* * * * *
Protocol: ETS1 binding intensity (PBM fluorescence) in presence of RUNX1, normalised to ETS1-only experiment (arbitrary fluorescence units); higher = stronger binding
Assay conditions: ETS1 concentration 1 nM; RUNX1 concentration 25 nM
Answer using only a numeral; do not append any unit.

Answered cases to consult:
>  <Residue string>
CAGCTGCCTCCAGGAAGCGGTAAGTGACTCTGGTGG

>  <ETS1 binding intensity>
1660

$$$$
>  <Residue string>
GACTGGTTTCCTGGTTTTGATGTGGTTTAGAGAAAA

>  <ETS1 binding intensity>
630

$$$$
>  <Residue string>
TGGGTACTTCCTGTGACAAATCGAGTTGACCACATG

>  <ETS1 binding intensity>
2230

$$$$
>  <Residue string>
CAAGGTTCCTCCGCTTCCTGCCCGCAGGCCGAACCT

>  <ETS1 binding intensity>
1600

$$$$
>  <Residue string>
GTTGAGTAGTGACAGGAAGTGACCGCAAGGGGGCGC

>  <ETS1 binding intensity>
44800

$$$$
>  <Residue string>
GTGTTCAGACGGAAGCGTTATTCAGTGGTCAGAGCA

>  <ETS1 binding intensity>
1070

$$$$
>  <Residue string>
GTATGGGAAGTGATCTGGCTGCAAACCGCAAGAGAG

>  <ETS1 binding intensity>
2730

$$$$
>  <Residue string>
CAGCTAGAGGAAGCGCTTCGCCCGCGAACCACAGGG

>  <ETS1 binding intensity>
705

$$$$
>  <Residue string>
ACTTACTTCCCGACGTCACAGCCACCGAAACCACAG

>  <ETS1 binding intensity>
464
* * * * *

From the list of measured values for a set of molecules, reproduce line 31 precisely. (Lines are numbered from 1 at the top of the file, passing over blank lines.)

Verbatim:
GTGTTCAGACGGAAGCGTTATTCAGTGGTCAGAGCA